Is there any way that this could end up making a difference? Yes, potentially.
Hawley, who plainly is eying a 2024 presidential run and has been trying to gain attention as a pro-worker “conservative populist” challenging his party’s devotion to conventional Paul Ryan-style plutocracy, is taking his case directly to President Trump himself.
The Missouri Republican lobbied Trump to veto any coronavirus aid bill that does not contain a second tranche of checks to Americans in a phone call on Saturday. And Hawley said the president listened intently as he flew home on Air Force One from a rally in Georgia.“I said, ‘I think it's vital that any relief include direct payments, and I'm not gonna vote for it if it doesn't.’ And I also urged him to veto any bill that did not have direct payments in it,” Hawley said in an interview on Monday.Hawley argues that it is “wild” that a Senate GOP proposal and a bipartisan $908 billion plan offers aid but doesn’t include more checks like those $1,200 payments in March’s massive CARES Act package. And he said Trump seemed receptive to the argument.“We had a good conversation about it. And, you know, a pretty thorough conversation. He asked a number of questions about the state of play of the different proposals. And I think it’s fair to say that he was surprised at the direction that some of these were headed,” Hawley said.
Hawley has also talked to Sanders about collaborating to push for this, Politico reports. Sanders, too, has threatened to vote against the whole package if it doesn’t include the direct cash payments.
The proposal includes aid to state and local governments and a temporary supplement to assistance for the unemployed, but not the direct $1,200 stimulus payout to individuals that the CARES Act of last spring included.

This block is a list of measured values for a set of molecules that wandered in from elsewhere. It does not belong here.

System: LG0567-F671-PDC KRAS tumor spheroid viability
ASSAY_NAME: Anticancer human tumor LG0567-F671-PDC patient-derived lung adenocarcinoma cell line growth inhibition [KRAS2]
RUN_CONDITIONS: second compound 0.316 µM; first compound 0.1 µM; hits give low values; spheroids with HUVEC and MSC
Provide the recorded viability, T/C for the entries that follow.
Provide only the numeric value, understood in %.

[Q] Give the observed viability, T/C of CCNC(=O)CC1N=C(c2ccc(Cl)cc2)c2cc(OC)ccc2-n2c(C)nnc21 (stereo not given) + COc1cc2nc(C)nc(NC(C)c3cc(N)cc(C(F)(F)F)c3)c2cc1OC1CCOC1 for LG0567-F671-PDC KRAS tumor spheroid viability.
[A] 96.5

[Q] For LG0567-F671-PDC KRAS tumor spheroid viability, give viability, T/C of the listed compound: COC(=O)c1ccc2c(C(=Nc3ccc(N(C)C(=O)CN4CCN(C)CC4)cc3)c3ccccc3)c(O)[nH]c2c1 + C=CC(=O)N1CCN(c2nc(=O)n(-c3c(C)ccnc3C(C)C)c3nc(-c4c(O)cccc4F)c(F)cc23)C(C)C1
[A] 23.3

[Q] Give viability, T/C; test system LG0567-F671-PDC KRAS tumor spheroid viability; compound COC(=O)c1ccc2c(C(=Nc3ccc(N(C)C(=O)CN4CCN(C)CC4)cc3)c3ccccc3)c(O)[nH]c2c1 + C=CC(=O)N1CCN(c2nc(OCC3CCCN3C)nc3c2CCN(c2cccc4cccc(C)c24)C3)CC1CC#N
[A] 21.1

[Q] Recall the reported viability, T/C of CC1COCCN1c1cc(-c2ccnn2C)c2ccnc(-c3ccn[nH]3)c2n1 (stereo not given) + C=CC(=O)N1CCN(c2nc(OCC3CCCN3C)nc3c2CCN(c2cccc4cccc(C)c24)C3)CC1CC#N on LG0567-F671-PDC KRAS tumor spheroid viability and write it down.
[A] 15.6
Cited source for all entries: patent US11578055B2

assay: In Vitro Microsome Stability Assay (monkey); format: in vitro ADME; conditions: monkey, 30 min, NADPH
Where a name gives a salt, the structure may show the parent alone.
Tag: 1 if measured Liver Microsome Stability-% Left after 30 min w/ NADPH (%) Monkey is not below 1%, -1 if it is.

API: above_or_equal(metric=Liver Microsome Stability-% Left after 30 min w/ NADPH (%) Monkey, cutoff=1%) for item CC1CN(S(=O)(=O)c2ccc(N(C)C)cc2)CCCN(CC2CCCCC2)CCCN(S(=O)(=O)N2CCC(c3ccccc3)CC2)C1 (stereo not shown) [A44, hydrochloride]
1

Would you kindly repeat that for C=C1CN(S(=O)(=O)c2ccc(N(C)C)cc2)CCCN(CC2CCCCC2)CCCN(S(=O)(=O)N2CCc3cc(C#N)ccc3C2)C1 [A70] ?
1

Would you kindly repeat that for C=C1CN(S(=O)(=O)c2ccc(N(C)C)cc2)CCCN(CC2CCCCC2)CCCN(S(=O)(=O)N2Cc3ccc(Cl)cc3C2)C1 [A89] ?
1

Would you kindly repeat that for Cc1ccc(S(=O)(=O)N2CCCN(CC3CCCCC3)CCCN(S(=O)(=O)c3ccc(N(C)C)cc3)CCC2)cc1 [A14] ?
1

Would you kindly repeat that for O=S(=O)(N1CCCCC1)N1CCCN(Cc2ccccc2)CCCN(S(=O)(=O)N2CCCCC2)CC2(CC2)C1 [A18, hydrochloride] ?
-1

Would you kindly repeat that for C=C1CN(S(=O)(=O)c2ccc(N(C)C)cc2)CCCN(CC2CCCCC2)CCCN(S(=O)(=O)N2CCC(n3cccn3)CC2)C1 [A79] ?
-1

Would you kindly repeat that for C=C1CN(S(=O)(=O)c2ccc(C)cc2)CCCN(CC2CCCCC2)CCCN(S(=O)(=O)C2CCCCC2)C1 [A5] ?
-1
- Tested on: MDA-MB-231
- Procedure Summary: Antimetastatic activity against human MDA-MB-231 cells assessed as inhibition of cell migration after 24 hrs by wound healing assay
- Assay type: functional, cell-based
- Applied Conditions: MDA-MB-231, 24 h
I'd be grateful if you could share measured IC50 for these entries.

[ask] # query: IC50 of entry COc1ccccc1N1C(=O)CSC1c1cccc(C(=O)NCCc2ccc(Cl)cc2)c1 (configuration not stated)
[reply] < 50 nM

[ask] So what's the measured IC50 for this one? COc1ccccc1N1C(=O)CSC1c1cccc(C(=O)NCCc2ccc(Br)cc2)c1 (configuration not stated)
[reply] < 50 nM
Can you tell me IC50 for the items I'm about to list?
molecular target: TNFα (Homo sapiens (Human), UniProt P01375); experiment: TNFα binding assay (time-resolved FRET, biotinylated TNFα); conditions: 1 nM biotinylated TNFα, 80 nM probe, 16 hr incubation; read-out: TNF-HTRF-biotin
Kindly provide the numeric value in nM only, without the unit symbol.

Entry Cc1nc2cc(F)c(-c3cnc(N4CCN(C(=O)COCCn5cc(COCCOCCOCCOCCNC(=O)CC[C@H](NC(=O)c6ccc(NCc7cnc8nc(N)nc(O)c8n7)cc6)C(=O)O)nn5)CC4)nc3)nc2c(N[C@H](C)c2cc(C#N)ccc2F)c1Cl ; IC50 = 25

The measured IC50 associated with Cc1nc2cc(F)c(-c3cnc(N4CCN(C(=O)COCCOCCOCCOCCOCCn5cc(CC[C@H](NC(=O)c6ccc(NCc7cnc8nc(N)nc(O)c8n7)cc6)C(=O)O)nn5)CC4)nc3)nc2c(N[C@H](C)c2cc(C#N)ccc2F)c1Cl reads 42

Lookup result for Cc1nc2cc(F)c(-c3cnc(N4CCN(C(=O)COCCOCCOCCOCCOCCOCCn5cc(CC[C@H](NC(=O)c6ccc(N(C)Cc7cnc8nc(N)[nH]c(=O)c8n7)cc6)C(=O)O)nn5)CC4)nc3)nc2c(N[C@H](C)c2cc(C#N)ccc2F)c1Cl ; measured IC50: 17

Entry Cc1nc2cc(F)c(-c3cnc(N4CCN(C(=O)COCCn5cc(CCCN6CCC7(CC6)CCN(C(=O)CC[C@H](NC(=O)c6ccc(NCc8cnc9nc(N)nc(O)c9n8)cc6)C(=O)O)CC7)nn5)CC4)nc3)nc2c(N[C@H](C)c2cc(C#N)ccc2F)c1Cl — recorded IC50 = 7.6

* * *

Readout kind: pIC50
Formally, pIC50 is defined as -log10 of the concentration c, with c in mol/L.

Is there any chance this Hawley-Sanders effort could result in something constructive? Here’s one possibility.
A source close to Sanders tells me that one potential strategy going forward might be to try and build support with other senators, such as Hawley, for a vote on an amendment that would add the direct cash payments.
There are some good reasons for wanting to see such a vote. It would force all senators to go on record on whether they support adding the cash payments. It’s likely that most or all Democrats would vote for this amendment, while most Republicans would vote against it.
After all, House Democrats passed a big package in the fall that included such payments. By contrast, Senate Republicans opposed this effort, with Senate Majority Leader Mitch McConnell (R-Ky.) insisting on a far more stingy package. Yet, Senate Republicans had voted for the CARES Act, which did pass overwhelmingly last spring and did include such payments.
So an amendment vote would put senators on the spot as to why they supported these payments before, yet are opposed to it now. Mainly because coronavirus is surging in a potentially even more destructive way, one that could create a dire economic downturn next year.
Many Republicans will no doubt proclaim that they now worry about adding more spending. But this rediscovery of concern about deficits and debt deserves to be greeted with derisive laughter. Republicans embraced Trump’s deficit-ballooning tax cuts that gave the wealthy most of the benefit.
Another reason to want such an amendment vote is that it could potentially clear some political space for a somewhat smaller addition of direct cash payments as an alternative. Samuel Hammond has proposed a direct payment that would primarily benefit families with children, as opposed to all individuals. This would be cheaper and more targeted toward those who are dealing with the crushing burdens that the pandemic is heaping on working parents.
That might be something more Republicans could fall back to supporting, once they’ve gone on record against a direct payment to all individuals.
To be clear, we are extreme skeptics of Hawley’s brand of pro-worker conservative populism. While there is potential for overlap between some Biden proposals and the evolving right-populist agenda —particularly when it comes to industrial policy — it’s our bet that its champions will be too consumed with positioning themselves to challenge Biden in 2024 for this to result in much of anything.
And there are deep differences between the conservative populist and the progressive economic agendas regarding their most fundamental readings of the challenges facing working people and how to increase their wages and bargaining power.
Still, Hawley is right about the need for direct cash payments in this package. And if his 2024 ambitions can help push this to the forefront of the debate in a constructive way, that’s something we should want to see happen.